The Dot Dream.

A good friend of mine wrote a blog post a few weeks ago that spoke somewhere deep in my heart as to what I wanted Dot to be. You can read the whole post by this incredible girl here, but this line in particular has been bumping around in my head for days. 

It didn’t obnoxiously call attention to itself, but it came alive for the people who cared.
— Elizabeth Moore (Lattes and Literature)

You see, I understand that what I do here at Dot isn't for everyone.

Some people don't need school supplies. They're finished with school and in a different season of life. Some people are just fine with the plastic binders you can get at the local big-box store, and there's no shame in that (although it breaks my heart a tiny bit to know many people just don't know about the difference they could make). Some people are focused on the problems right here in America (thank goodness for you!), and some simply can't pay the extra money it costs to buy our products.

I get it, and over the past few years as I've had conversations with people about the potential of Dot, many have said "You should try to get into (insert any number of large retail or chain store).". I've entertained thoughts of making Dot huge and ridiculously successful. I've wanted it to become a TOMS and prayed prayers focused on those exact thoughts. (And in many ways, I still want many of those things for Dot. Let's be real, that'd be a lot of kids in a lot of schools.)

But Elizabeth's blog post that day reminded me that Dot is my own little creation. She's my baby (because let's be real, there's no ring on my left ring finger and the thought of having a real baby is terrifying. I'll stick to making sure other people's children get to go to school.) and I get to make her exactly what I want to make her.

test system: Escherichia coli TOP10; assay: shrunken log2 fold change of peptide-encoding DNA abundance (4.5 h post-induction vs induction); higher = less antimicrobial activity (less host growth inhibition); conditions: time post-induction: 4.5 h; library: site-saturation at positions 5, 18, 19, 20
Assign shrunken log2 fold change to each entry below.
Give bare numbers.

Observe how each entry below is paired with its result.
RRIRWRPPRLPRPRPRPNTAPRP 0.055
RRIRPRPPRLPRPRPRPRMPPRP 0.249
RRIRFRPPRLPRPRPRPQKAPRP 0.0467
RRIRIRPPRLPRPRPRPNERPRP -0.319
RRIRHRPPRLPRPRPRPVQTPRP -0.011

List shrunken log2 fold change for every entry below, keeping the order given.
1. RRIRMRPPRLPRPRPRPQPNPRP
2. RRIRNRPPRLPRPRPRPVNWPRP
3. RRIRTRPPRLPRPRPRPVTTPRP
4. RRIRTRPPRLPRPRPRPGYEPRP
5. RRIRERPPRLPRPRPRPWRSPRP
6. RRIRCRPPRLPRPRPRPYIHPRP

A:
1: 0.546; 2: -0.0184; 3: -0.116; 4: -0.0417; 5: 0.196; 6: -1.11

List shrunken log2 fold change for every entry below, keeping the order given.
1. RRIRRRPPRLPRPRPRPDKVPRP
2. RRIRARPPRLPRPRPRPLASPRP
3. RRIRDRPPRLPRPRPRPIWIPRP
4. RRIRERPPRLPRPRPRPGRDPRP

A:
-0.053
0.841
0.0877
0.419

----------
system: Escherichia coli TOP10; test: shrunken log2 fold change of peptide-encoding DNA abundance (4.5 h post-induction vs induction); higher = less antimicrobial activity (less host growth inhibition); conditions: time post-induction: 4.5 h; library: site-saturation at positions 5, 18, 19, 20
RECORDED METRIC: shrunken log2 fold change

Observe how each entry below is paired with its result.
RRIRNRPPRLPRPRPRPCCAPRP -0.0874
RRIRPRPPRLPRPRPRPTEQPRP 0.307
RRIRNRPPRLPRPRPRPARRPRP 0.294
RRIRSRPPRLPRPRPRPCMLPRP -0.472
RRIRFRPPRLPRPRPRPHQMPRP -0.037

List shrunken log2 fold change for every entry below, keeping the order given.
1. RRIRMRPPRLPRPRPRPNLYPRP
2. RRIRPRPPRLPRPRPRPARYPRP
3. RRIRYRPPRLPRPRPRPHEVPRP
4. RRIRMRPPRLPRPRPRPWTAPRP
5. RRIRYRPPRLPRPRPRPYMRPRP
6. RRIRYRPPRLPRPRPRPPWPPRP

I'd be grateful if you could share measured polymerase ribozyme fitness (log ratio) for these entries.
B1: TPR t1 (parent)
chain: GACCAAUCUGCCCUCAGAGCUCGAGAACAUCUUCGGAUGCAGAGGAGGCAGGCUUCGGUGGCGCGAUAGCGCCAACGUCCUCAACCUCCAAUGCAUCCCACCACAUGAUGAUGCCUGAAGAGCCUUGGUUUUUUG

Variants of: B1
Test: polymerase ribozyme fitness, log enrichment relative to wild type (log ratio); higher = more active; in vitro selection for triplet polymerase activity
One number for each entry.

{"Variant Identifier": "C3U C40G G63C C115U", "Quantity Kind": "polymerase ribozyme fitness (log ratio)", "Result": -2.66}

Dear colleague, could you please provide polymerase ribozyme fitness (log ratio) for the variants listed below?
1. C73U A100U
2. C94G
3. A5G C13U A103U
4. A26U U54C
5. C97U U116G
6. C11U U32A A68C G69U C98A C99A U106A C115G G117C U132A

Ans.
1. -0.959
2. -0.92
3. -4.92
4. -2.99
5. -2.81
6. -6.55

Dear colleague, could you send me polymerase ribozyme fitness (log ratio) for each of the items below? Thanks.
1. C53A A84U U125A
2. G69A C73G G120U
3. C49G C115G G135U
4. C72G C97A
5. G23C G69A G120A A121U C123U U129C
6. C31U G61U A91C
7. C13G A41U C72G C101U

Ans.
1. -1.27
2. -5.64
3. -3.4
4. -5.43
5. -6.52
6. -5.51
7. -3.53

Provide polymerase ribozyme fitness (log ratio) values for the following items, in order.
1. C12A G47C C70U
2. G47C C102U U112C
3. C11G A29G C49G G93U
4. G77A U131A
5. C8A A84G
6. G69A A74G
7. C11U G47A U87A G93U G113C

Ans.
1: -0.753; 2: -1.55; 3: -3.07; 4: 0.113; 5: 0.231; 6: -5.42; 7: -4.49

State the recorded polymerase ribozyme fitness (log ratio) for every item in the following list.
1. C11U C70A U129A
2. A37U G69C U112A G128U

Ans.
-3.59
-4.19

Over the past year, I've written and rewritten business plans and proposals out the wazoo. In a year that many of my friends wedding planned, I spent my free time reading articles on and researching the best eco-friendly made-in-America school supplies and going to lunch with anyone who would let me pick their brains apart on whatever business or social justice related thing they were involved in.  I've dreamed more this year than ever before and found new levels of creativity and drive within myself that I didn't imagine existed. Currently, I have 500 journals and 150 pencil sets sitting in boxes and on shelves all over my bedroom and 500 binders in the mail. Dot is my reality and has been for some time. And I love her. Because she's a part of me. Today, she's fully me. 

If I was sitting with you, I'd tell you that I'm so excited about her. So excited to get to see this story unfold. To get to see the faces of children around the world and visit crazy countries where my work is making a difference. It's literally what I've wanted my whole life, and it's happening. And I want to make sure that she continues to be something I love. That it never becomes about the facts and statistics--not because those are bad but they aren't the thing that drive me--that I always remember the fire that first burned when Dot was just a dream in an Entrepreneurship class in college.

My prayer is this: that she becomes everything she is supposed to become. Whether that means we sell 100 journals or 100,000. Whether we educate 5 children or 500,000. Whether we do it for 20 months or 20 years. My prayer is that Dot is always a place that comes alive for the people who care. That she never becomes a job but remains the thing I stay up until midnight joyfully working on and get up at 6am brimming with new ideas.

My prayer for you is the same for the things you love.
That you never call out obnoxiously for the attention you desire (because I've been there and it leaves you drained and exhausted, not fully alive like you hope), but that people come because people care. Because you've created a world that people can get invested into. Because your work shows the evidence of His incredible love for all of us. 

And, for anyone who asked, my suggestion on your future plans would be, "determine the thing you are most passionate about and work your bottom off to make it your full-time thing." That's where I find myself today, in the middle of the "work your bottom off" part. But it's so worth it, and it's so good. Because life is short and it's simply not worth the time you spend being anything less than 100% who you have been created to be.